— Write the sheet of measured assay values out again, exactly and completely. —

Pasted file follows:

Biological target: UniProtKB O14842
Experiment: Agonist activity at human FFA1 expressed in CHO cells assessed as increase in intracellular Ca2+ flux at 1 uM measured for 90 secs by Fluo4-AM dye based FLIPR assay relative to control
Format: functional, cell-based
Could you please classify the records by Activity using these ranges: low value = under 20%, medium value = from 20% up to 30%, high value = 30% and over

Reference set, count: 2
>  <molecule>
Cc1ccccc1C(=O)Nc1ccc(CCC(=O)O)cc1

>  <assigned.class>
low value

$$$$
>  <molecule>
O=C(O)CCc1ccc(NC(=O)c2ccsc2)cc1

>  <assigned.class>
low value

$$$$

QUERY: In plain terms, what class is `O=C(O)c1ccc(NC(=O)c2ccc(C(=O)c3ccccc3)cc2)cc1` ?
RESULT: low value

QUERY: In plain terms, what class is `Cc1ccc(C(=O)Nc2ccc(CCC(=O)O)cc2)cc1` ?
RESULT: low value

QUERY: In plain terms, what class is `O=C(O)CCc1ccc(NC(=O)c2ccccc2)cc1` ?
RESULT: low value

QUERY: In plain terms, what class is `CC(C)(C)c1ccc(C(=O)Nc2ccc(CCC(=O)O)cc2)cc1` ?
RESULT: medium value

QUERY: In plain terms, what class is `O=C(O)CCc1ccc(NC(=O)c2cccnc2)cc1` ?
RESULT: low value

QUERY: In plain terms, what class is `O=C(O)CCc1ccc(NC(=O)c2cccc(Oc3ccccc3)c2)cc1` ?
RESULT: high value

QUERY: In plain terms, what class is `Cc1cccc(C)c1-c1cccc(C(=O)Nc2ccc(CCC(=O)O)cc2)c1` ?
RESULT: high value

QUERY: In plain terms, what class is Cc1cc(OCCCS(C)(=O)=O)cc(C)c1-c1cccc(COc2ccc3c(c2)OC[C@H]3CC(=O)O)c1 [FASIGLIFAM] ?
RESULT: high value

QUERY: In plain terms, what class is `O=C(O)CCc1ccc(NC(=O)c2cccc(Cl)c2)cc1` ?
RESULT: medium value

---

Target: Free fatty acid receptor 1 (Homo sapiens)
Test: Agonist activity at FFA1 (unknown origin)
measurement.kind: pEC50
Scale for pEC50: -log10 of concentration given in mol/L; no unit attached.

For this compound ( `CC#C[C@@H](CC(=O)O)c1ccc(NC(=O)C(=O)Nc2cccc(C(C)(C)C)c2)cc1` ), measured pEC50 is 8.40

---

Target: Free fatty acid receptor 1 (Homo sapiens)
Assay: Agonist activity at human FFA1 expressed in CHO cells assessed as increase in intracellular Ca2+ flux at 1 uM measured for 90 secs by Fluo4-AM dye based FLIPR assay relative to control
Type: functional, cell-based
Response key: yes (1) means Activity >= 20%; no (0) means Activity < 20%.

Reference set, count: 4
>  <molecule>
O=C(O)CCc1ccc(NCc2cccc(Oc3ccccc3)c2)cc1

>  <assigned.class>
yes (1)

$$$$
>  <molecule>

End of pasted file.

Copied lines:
Biological target: UniProtKB O14842
Experiment: Agonist activity at human FFA1 expressed in CHO cells assessed as increase in intracellular Ca2+ flux at 1 uM measured for 90 secs by Fluo4-AM dye based FLIPR assay relative to control
Format: functional, cell-based
Could you please classify the records by Activity using these ranges: low value = under 20%, medium value = from 20% up to 30%, high value = 30% and over

Reference set, count: 2
>  <molecule>
Cc1ccccc1C(=O)Nc1ccc(CCC(=O)O)cc1

>  <assigned.class>
low value

$$$$
>  <molecule>
O=C(O)CCc1ccc(NC(=O)c2ccsc2)cc1

>  <assigned.class>
low value

$$$$

QUERY: In plain terms, what class is `O=C(O)c1ccc(NC(=O)c2ccc(C(=O)c3ccccc3)cc2)cc1` ?
RESULT: low value

QUERY: In plain terms, what class is `Cc1ccc(C(=O)Nc2ccc(CCC(=O)O)cc2)cc1` ?
RESULT: low value

QUERY: In plain terms, what class is `O=C(O)CCc1ccc(NC(=O)c2ccccc2)cc1` ?
RESULT: low value

QUERY: In plain terms, what class is `CC(C)(C)c1ccc(C(=O)Nc2ccc(CCC(=O)O)cc2)cc1` ?
RESULT: medium value

QUERY: In plain terms, what class is `O=C(O)CCc1ccc(NC(=O)c2cccnc2)cc1` ?
RESULT: low value

QUERY: In plain terms, what class is `O=C(O)CCc1ccc(NC(=O)c2cccc(Oc3ccccc3)c2)cc1` ?
RESULT: high value

QUERY: In plain terms, what class is `Cc1cccc(C)c1-c1cccc(C(=O)Nc2ccc(CCC(=O)O)cc2)c1` ?
RESULT: high value

QUERY: In plain terms, what class is Cc1cc(OCCCS(C)(=O)=O)cc(C)c1-c1cccc(COc2ccc3c(c2)OC[C@H]3CC(=O)O)c1 [FASIGLIFAM] ?
RESULT: high value

QUERY: In plain terms, what class is `O=C(O)CCc1ccc(NC(=O)c2cccc(Cl)c2)cc1` ?
RESULT: medium value

---

Target: Free fatty acid receptor 1 (Homo sapiens)
Test: Agonist activity at FFA1 (unknown origin)
measurement.kind: pEC50
Scale for pEC50: -log10 of concentration given in mol/L; no unit attached.

For this compound ( `CC#C[C@@H](CC(=O)O)c1ccc(NC(=O)C(=O)Nc2cccc(C(C)(C)C)c2)cc1` ), measured pEC50 is 8.40

---

Target: Free fatty acid receptor 1 (Homo sapiens)
Assay: Agonist activity at human FFA1 expressed in CHO cells assessed as increase in intracellular Ca2+ flux at 1 uM measured for 90 secs by Fluo4-AM dye based FLIPR assay relative to control
Type: functional, cell-based
Response key: yes (1) means Activity >= 20%; no (0) means Activity < 20%.

Reference set, count: 4
>  <molecule>
O=C(O)CCc1ccc(NCc2cccc(Oc3ccccc3)c2)cc1

>  <assigned.class>
yes (1)

$$$$
>  <molecule>